Concurrent with this, CDC began working with the Association of Schools Start Printed Page 16789of Public Health (ASPH) to assess knowledge, attitudes, and behaviors related to preparedness for a radiological or nuclear terrorist event in the United States. The strong and clear message delivered to the CDC was that both the professional (e.g., clinicians and public health workers) and the lay American public were unprepared to respond to such an event (Becker 2004). Specifically, clinicians who participated in the research acknowledged a lack of training and preparedness, a potential unwillingness to treat patients if they are perceived as radiologically contaminated, and concerns about public panic and consequent overwhelming of hospitals and other clinical systems. More importantly, findings from the meeting revealed a critical need to assess communication preparedness among public health workers in relation to radiological emergencies.
This proposal addresses the need for the development of clear communication messages in the event of a radiological incident. As part of a cooperative agreement, CDC has contracted with the National Public Health Information Coalition (NPHIC) to collect data from public health workers in 6 states—California, Iowa, Kansas, Michigan, North Carolina and South Carolina—to evaluate a set of messages that have been developed by CDC for public health workers to use before, during and after a radiological event. The 5 communication messages focus on the main concerns expressed by representatives from these 6 states and other participants in audience research. The participating states volunteered for this project. Public health workers referenced in this proposal are nurses, physicians, clinical technicians, administrative, management and support staff and epidemiologists.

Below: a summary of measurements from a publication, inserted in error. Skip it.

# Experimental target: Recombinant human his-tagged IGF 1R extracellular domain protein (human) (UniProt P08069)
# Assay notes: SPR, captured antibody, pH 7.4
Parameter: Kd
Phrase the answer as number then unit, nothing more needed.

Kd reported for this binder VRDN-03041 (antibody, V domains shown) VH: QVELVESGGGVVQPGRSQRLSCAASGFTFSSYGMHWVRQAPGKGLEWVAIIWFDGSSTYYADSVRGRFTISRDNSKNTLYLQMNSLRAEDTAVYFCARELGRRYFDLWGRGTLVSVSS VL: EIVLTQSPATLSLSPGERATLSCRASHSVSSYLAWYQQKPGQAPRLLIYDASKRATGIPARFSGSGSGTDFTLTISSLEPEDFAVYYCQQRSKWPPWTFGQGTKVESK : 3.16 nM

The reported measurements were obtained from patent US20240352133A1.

CDC's primary goal is to protect the health and safety of the public. Since public health workers are usually first responders in various capacities in the event of a radiological emergency, the need to develop time-sensitive and consistent communication messages is vital. Developing clear messages that can be used by public health workers as an integral part of their radiological emergency plan is consistent with this goal. These message concepts, which range from how to protect the worker and family to the role of the public health worker during a radiological emergency will serve as a reference tool and guidance for state health departments in the event of such situations.